Irish Moss Gathering ~ Prince Edward Island


To anyone who has walked along the beaches of Canada’s Prince Edward Island after a storm, the sight of Irish Moss is very familiar.

This seaweed is found from the low tide mark to approximately 30 feet of water and is one of the seaweeds thrown up by the action of the waves.

A fascinating sight is the collecting of Irish Moss with the use of horses.


Irish Moss is a small edible sea plant that may be greenish, reddish or purplish in color. Although small, it is sturdy and fan-shaped like broccoli and has many “branches” near the top.

It flourishes in the southern Gulf of St. Lawrence where it grows around the low tide mark.


Irish Moss can be harvested by boat, tractor, horses or by hand.

The horse-hauling method, which could be considered the old traditional means of gathering moss, is actually still quite common.


When the weather is especially windy with heavy wave action, horses are sometimes in water up to their necks.


Pulling the loads of moss can require 30 to 40 horses abreast. The horse mossers collect Irish moss near shore with rakes and wire-mesh scoops pulled through the  water by a moss horse.

It is, indeed, a fascinating sight to see the collecting of Irish Moss with the use of horses. Such horses are usually large and fearless.


While a seemingly unassuming little plant, the carrageenan extracted from Irish Moss is extremely useful.  It is an emulsifier – a kind of natural gelatin and stabilizing agent.

Irish moss is an important component of many of our favorite foods and useful products. When we consume ice cream, chocolate milk, salad dressings, sherbet, flavourings, confectionery, beer or use insect sprays, water based paints, shampoos, toothpaste or cosmetics, we’re almost certain to be using carrageenan, a starch-like non caloric substance extracted from Irish moss.

These are just a few of the thousand or more products that contain carrageenan which is extracted from the Irish Moss.


Once a small cottage industry, Irish Moss harvesting is now a lucrative commercial activity that takes place in the southern Gulf of St. Lawrence in early spring through until late autumn.

In some parts of the Island, Irish Moss harvesting is second only to lobster fishing and is worth approximately $1-5 million annually.

In addition, because of the use of horses for harvesting, it remains a popular tourist attraction.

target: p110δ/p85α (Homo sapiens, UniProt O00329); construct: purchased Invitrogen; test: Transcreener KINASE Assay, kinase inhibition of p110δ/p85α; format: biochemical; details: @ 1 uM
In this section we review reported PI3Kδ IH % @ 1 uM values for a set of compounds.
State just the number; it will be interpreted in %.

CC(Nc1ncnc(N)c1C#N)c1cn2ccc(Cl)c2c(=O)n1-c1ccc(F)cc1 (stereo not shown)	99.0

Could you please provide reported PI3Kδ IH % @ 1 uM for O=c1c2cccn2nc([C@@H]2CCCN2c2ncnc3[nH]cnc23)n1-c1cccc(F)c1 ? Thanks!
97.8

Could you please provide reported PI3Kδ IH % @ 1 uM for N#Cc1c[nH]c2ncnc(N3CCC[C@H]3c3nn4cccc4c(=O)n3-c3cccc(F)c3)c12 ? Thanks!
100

Irish Moss Gathering Photographs: Courtesy of Roger Hicks

Link: Storm Photographs



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13 CommentsLeave a comment

  1. I learn something every time I come here! I knew seaweed went into ice cream, but repressed that thought.

    Your photos and story are really fascinating stuff. Thank you for putting this together.

    It would take a really special kind of horse to pull a contraption like that through the water. We took our horses to the beach once and they were spooked by the waves. We eventually got them in, but it wouldn’t have been pretty if we’d had anything dragging behind. Wonderful story.

  2. Wow, I’m Canadian and I have never heard of moss gathering in PEI. How fascinating. Maybe I can teach Jasper that!

  3. That was really interesting. Those horses are really disciplined to be out in the waves and water, pulling things. I was trying to imagine 30 or 40 of them abreast. It boggles the mind.

  4. What a wonderful website! Go to PEI and you’ll never want to leave, especially Prince County. Here in Vermont, horses are still used some for logging and haying, but there’s something about horses and the sea….
    You seem to have a plethora of information, do you know if there’s a pony breed from PEI called WestPrince? Thanks.

    Hi Robin,
    Vermont …what a beautiful place you live! And how enjoyable it would be to see horses still being used for logging and haying!

    As to your question, I hope someone will reply about the PEI “West Prince” pony. I am not familiar with it and would be very interested to know the answer.

    All the best,

  5. We just returned from a trip to PEI and even before going, I was fascinated w/ the stories of irish moss gathering since we own draft horses. While on PEI, I searched many stores for a print and found one but not nearly as vivid as yours shown in the above article. Plus the article was so informative. Would prints be available??~~ That would be the next best thing to actually being part of the gathering! Thanks so much.

    Hello Ellen,
    How lucky you are to have had a trip to PEI and, also, to own draft horses, yourself! How unfortunate that there were no prints of Irish Moss gathering available. It is such a unique event. I’m sure my friend won’t mind if you copy his photos from my site. The resolution is quite low, however.

  6. I am trying to find a source to buy Irish Moss. Can you provide me with some resources to do so – preferably Canadian.

    • Yes I know of a canadian supplier for Irish moss.
      located in Grand Manan, Canada

    • Hello, I own a Irish Moss plant located in Western P.E.I., I was wondering if you were still interested in buying Irish Moss, if so, e-mail me at


      • I am looking for Irish moss to make home made lotion.

  7. Interesting info and beautiful photos!

  8. I am trying to find Irish moss to purchase, that is not dehydrated, could you give me any contact information. Thanks

  9. I am interested in buying PEI Irish Sea Moss. Can you tell me where I can buy it? Thank you. I am fascinated by it.

    • hello, I own a Irish Moss plant on PEI and would very much like to sell you some of our fine product, email me at and we can discuss things further.


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